Motorola Moto G Review

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Up until a short while ago, the only sub-$200, contract-free smartphones, available all ran ancient or unknown operating systems and contained extremely outdated internals. Motorola decided to change that late last year with the budget oriented Moto G smartphone. Instead of including hardware and software more at home in a flagship from several years ago, Motorola thriftily created a phone with a modest spec sheet that belies its $179 starting price ($99 for the Verizon model).

Specifications

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  • Android 4.4.2 KitKat
  • Qualcomm Snapdragon 400 at 1.2GHz
  • 8 or 16 gigabytes of storage
  • 4.5” 1280×720 LCD display at 329 PPI
  • 2070 mAh battery
  • 5 Megapixel rear camera with flash
  • 1.3 Megapixel front facing camera
  • Bluetooth 4.0
  • Wireless 802.11 b/g/n
  • US/Global/CDMA models
  • FM Radio

Performance

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Although Motorola omitted several features that are generally considered standard in most Android phones, overall the Moto G is fairly well-rounded. To ensure everything from web browsing to game play is buttery smooth, Motorola packed the G with a quad-core Qualcomm Snapdragon 400 processor running at 1.2GHz, an Adreno 305 graphics chip, 1 gigabyte of memory, and Android 4.4.2 KitKat.

At first glance, the single Gigabyte of memory would appear to create a bottleneck, but thanks to the phone’s unskinned operating system, it never is. In my ongoing testing, I have yet to become annoyed with memory management. However, if you’re the type who continually leaves tons of tabs open in the browser, like one of my technically challenged parents, expect apps to reload often.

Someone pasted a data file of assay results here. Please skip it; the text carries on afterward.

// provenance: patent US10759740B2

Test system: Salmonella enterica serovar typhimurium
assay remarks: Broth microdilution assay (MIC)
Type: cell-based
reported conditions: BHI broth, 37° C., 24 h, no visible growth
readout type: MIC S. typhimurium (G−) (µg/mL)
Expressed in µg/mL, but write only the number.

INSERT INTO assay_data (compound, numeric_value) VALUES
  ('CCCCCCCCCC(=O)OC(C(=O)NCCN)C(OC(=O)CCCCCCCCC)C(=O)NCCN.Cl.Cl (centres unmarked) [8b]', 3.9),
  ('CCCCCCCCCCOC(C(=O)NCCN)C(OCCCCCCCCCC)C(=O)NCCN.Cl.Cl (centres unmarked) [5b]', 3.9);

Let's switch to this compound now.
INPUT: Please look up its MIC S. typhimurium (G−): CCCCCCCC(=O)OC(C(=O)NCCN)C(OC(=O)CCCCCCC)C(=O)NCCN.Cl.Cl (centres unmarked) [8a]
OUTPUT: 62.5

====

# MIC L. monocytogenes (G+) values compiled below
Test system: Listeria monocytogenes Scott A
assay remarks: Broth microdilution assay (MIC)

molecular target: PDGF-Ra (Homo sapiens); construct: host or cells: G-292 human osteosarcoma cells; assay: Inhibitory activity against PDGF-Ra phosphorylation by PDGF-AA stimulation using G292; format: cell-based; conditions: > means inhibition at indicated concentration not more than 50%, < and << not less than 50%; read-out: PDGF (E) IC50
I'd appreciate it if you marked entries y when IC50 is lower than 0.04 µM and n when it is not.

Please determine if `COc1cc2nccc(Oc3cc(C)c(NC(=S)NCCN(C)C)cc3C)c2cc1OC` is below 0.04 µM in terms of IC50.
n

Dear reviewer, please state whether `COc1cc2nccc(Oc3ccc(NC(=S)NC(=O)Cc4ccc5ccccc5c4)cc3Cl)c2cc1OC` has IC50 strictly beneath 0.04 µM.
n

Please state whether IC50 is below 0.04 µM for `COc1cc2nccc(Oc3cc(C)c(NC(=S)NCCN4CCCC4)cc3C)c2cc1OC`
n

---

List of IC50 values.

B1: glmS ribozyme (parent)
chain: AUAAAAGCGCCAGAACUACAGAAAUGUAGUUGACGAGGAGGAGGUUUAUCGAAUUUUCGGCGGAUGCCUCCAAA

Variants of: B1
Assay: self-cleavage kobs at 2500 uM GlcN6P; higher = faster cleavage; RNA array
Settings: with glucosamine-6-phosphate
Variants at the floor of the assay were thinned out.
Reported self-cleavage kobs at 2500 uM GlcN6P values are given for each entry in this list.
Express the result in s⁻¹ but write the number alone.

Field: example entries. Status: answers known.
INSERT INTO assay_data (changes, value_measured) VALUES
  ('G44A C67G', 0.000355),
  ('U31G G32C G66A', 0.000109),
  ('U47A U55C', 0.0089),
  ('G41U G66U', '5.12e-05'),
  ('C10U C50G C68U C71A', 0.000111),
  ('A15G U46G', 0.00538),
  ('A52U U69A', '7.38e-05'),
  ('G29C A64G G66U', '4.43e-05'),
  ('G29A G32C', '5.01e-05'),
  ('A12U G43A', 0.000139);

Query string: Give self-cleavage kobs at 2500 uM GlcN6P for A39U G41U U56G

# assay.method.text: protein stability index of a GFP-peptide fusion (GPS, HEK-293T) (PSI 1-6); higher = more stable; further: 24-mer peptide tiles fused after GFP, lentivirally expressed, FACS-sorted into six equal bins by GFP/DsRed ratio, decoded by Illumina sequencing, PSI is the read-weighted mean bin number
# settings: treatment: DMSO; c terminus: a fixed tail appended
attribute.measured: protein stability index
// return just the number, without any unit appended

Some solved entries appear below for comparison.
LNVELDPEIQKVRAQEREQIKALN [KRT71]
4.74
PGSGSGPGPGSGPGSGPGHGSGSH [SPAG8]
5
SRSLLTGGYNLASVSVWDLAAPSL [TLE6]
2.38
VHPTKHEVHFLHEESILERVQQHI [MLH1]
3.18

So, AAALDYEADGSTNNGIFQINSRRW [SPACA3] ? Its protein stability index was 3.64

On the processing front, the Moto G is no slouch. The Snapdragon 400 and Adreno 305 chips might be on the lower end of Qualcomm’s current offerings, but they have more than kept up with every task I’ve thrown at it. Modern games like Asphalt 8 run mostly smooth and browsing image heavy techs sites is just as lag-free. More importantly though, I’ve had a pretty difficult time discerning performance differences between the G and other mid-range Android handsets. My Nexus 5 with its Snapdragon 800 processor is clearly quicker, but compared to Snapdragon 600 phones like the Galaxy S4 and HTC One, it’s just as smooth if not smoother.

Wireless

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The wireless radios all function as expected. It can’t hit the WiFi transfer rates my iPhone 5C or Nexus 5 do, but only by a few Mbps. Motorola chose to cut costs here by leaving NFC, LTE, and 802.11ac WiFi out. The lack of 802.11ac hardware is pretty forgivable. The 802.11n standard is fast enough for what the majority of us do on our smartphones and wireless AC routers are new (and expensive) enough that relatively few people would even be able to take advantage of it. Not having NFC is a little harder to forgive. Although I’ve found few opportunities to use it where I live, it has been a staple of Android phones since around 2011. The lack of LTE is a moderately disappointing, but 3G is still fast enough to stream music and video without a hitch.

Battery

Battery life has been above average in my testing. Light to medium users (1.5-2 hours of screen time per day) can expect the Moto G to easily last two days. Under heavy use conditions, the G easily lasts all day with 4-5 hours of screen on time. Standby time was very impressive in my testing as well. Overnight, it only used 4% with background sync enabled.

Design